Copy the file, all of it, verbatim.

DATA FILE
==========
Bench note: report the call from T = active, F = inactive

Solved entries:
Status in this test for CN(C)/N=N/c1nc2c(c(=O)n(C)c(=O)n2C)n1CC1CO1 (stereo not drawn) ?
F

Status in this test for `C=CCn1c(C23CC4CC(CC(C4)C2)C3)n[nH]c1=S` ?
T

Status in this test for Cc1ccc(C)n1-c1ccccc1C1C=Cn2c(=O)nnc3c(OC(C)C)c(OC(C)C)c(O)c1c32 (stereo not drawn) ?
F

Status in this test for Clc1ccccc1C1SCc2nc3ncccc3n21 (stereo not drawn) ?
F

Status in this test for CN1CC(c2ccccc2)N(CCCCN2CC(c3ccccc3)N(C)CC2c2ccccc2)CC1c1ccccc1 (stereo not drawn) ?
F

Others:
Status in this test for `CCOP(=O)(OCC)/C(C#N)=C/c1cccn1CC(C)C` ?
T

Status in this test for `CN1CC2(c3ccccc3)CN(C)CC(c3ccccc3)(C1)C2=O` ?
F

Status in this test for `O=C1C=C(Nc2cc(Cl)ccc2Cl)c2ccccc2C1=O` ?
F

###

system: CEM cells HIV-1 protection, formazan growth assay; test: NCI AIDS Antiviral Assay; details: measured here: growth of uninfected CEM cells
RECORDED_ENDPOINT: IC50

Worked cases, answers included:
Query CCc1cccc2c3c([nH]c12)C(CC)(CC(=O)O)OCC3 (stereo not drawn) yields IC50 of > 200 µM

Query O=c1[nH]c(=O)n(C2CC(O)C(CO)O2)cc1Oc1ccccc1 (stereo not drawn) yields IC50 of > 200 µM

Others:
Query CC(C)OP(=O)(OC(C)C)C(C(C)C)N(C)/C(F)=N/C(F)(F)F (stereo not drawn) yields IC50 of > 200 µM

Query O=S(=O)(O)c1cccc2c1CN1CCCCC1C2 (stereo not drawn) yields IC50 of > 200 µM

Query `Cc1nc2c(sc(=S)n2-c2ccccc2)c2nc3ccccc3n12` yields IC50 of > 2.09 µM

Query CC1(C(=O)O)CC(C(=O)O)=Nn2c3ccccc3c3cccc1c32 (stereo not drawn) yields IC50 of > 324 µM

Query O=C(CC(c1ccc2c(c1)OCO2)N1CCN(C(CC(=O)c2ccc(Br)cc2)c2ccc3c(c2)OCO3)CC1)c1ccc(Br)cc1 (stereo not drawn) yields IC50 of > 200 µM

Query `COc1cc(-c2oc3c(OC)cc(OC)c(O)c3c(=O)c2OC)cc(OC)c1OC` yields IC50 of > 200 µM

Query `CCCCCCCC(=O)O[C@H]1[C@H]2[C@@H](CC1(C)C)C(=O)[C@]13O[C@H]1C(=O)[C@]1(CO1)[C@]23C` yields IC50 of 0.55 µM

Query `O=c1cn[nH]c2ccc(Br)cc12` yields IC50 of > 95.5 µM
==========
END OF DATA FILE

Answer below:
Bench note: report the call from T = active, F = inactive

Solved entries:
Status in this test for CN(C)/N=N/c1nc2c(c(=O)n(C)c(=O)n2C)n1CC1CO1 (stereo not drawn) ?
F

Status in this test for `C=CCn1c(C23CC4CC(CC(C4)C2)C3)n[nH]c1=S` ?
T

Status in this test for Cc1ccc(C)n1-c1ccccc1C1C=Cn2c(=O)nnc3c(OC(C)C)c(OC(C)C)c(O)c1c32 (stereo not drawn) ?
F

Status in this test for Clc1ccccc1C1SCc2nc3ncccc3n21 (stereo not drawn) ?
F

Status in this test for CN1CC(c2ccccc2)N(CCCCN2CC(c3ccccc3)N(C)CC2c2ccccc2)CC1c1ccccc1 (stereo not drawn) ?
F

Others:
Status in this test for `CCOP(=O)(OCC)/C(C#N)=C/c1cccn1CC(C)C` ?
T

Status in this test for `CN1CC2(c3ccccc3)CN(C)CC(c3ccccc3)(C1)C2=O` ?
F

Status in this test for `O=C1C=C(Nc2cc(Cl)ccc2Cl)c2ccccc2C1=O` ?
F

###

system: CEM cells HIV-1 protection, formazan growth assay; test: NCI AIDS Antiviral Assay; details: measured here: growth of uninfected CEM cells
RECORDED_ENDPOINT: IC50

Worked cases, answers included:
Query CCc1cccc2c3c([nH]c12)C(CC)(CC(=O)O)OCC3 (stereo not drawn) yields IC50 of > 200 µM

Query O=c1[nH]c(=O)n(C2CC(O)C(CO)O2)cc1Oc1ccccc1 (stereo not drawn) yields IC50 of > 200 µM

Others:
Query CC(C)OP(=O)(OC(C)C)C(C(C)C)N(C)/C(F)=N/C(F)(F)F (stereo not drawn) yields IC50 of > 200 µM

Query O=S(=O)(O)c1cccc2c1CN1CCCCC1C2 (stereo not drawn) yields IC50 of > 200 µM

Query `Cc1nc2c(sc(=S)n2-c2ccccc2)c2nc3ccccc3n12` yields IC50 of > 2.09 µM

Query CC1(C(=O)O)CC(C(=O)O)=Nn2c3ccccc3c3cccc1c32 (stereo not drawn) yields IC50 of > 324 µM

Query O=C(CC(c1ccc2c(c1)OCO2)N1CCN(C(CC(=O)c2ccc(Br)cc2)c2ccc3c(c2)OCO3)CC1)c1ccc(Br)cc1 (stereo not drawn) yields IC50 of > 200 µM

Query `COc1cc(-c2oc3c(OC)cc(OC)c(O)c3c(=O)c2OC)cc(OC)c1OC` yields IC50 of > 200 µM

Query `CCCCCCCC(=O)O[C@H]1[C@H]2[C@@H](CC1(C)C)C(=O)[C@]13O[C@H]1C(=O)[C@]1(CO1)[C@]23C` yields IC50 of 0.55 µM

Query `O=c1cn[nH]c2ccc(Br)cc12` yields IC50 of > 95.5 µM